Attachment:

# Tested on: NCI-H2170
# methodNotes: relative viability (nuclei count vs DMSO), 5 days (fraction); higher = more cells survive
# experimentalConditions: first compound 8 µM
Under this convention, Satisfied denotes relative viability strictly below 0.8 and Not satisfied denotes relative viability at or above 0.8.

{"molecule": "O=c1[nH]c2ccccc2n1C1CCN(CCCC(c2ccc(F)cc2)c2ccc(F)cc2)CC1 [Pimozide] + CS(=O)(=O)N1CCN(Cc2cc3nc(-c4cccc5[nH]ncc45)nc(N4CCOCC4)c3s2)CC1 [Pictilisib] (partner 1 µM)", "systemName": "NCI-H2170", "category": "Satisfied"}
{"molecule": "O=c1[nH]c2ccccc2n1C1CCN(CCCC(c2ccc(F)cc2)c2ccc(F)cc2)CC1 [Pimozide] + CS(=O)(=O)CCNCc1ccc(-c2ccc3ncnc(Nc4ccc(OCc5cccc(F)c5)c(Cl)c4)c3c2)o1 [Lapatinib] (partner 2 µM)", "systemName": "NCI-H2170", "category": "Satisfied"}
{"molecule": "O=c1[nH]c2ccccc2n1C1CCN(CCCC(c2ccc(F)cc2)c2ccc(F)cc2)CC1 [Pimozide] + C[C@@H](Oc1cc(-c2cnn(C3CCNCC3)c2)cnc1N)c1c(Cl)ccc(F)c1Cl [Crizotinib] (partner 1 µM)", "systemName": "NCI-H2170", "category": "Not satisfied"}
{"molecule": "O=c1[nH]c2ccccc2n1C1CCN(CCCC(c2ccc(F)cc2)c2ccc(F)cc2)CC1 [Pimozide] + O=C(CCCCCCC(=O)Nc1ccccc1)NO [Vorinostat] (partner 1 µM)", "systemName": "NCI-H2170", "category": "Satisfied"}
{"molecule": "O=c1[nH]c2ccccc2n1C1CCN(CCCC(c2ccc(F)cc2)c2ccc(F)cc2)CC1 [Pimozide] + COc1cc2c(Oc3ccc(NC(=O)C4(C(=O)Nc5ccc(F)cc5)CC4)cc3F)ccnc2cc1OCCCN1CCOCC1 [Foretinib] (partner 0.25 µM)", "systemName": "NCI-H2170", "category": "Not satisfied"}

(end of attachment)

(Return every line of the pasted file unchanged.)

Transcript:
# Tested on: NCI-H2170
# methodNotes: relative viability (nuclei count vs DMSO), 5 days (fraction); higher = more cells survive
# experimentalConditions: first compound 8 µM
Under this convention, Satisfied denotes relative viability strictly below 0.8 and Not satisfied denotes relative viability at or above 0.8.

{"molecule": "O=c1[nH]c2ccccc2n1C1CCN(CCCC(c2ccc(F)cc2)c2ccc(F)cc2)CC1 [Pimozide] + CS(=O)(=O)N1CCN(Cc2cc3nc(-c4cccc5[nH]ncc45)nc(N4CCOCC4)c3s2)CC1 [Pictilisib] (partner 1 µM)", "systemName": "NCI-H2170", "category": "Satisfied"}
{"molecule": "O=c1[nH]c2ccccc2n1C1CCN(CCCC(c2ccc(F)cc2)c2ccc(F)cc2)CC1 [Pimozide] + CS(=O)(=O)CCNCc1ccc(-c2ccc3ncnc(Nc4ccc(OCc5cccc(F)c5)c(Cl)c4)c3c2)o1 [Lapatinib] (partner 2 µM)", "systemName": "NCI-H2170", "category": "Satisfied"}
{"molecule": "O=c1[nH]c2ccccc2n1C1CCN(CCCC(c2ccc(F)cc2)c2ccc(F)cc2)CC1 [Pimozide] + C[C@@H](Oc1cc(-c2cnn(C3CCNCC3)c2)cnc1N)c1c(Cl)ccc(F)c1Cl [Crizotinib] (partner 1 µM)", "systemName": "NCI-H2170", "category": "Not satisfied"}
{"molecule": "O=c1[nH]c2ccccc2n1C1CCN(CCCC(c2ccc(F)cc2)c2ccc(F)cc2)CC1 [Pimozide] + O=C(CCCCCCC(=O)Nc1ccccc1)NO [Vorinostat] (partner 1 µM)", "systemName": "NCI-H2170", "category": "Satisfied"}
{"molecule": "O=c1[nH]c2ccccc2n1C1CCN(CCCC(c2ccc(F)cc2)c2ccc(F)cc2)CC1 [Pimozide] + COc1cc2c(Oc3ccc(NC(=O)C4(C(=O)Nc5ccc(F)cc5)CC4)cc3F)ccnc2cc1OCCCN1CCOCC1 [Foretinib] (partner 0.25 µM)", "systemName": "NCI-H2170", "category": "Not satisfied"}